Jackson Lewis P.C. © 2015
— think twice before striking back at employee social media comments
By Steven M. Richard, Todd R. Shinaman and Joseph A. Carello
Social media has rapidly transformed the nature and scope of employee commentary about the workplace. With one click, employees’ electronic postings can reach supervisors, co-workers, clients and customers. Vexing issues arise in determining whether employees are immune from disciplinary action or termination of employment for speaking their minds on social media. The law is evolving as it refines standards applicable to traditional modes of workplace communications (e.g., “water cooler” discussions or face-to-face encounters) to the realm of social media.
On August 22, 2014, the National Labor Relations Board (NLRB) issued a significant Decision and Order holding that two employees were wrongly terminated for participating in a Facebook dialogue unfavorably depicting their employer’s handling of a workplace concern—one for “Liking” a posted comment and the other for posting a comment about her situation. Three D, LLC d/b/a Triple Play Sports Bar and Grille and Sanzone and Three D, LLC d/b/a Triple Play Sports Bar and Grille and Spinella, Cases 34-CA-012915 and 34-CA-012926. The NRLB’s ruling provides important guidance as to when social media commentary is protected under the National Labor Relations Act (“Act”) and how far it must go before it can be deemed to lose the protection of the Act.1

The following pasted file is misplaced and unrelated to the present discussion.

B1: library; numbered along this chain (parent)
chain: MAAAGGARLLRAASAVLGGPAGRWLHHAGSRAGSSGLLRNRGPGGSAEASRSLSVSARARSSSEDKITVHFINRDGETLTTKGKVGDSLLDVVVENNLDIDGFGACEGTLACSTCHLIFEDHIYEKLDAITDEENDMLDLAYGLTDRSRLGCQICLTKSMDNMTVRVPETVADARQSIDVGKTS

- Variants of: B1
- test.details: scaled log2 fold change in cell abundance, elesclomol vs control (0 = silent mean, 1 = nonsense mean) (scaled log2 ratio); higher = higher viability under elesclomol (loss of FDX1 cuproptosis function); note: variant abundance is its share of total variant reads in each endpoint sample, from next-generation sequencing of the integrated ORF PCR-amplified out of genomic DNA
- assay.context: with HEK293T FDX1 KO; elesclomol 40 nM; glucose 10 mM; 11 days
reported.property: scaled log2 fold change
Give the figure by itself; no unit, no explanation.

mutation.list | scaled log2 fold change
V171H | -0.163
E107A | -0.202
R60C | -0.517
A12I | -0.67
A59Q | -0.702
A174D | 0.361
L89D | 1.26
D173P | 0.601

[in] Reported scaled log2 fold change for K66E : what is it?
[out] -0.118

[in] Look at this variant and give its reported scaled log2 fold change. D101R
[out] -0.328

Section 7 of the Act provides employees with the right to organize and engage in “other concerted activities for the purpose of collective bargaining or other mutual aid or protection.” An employer violates Section 8(a)(1) of the Act by interfering, restraining or coercing employees in the exercise of their Section 7 rights, which can include conversations via social media such as Facebook, Twitter or blogs. Yet, the NLRB has recognized that online employee communications can implicate legitimate employer interests, such as the right to protect its business concerns and orderly operations. There are often unclear lines of demarcation between these competing rights.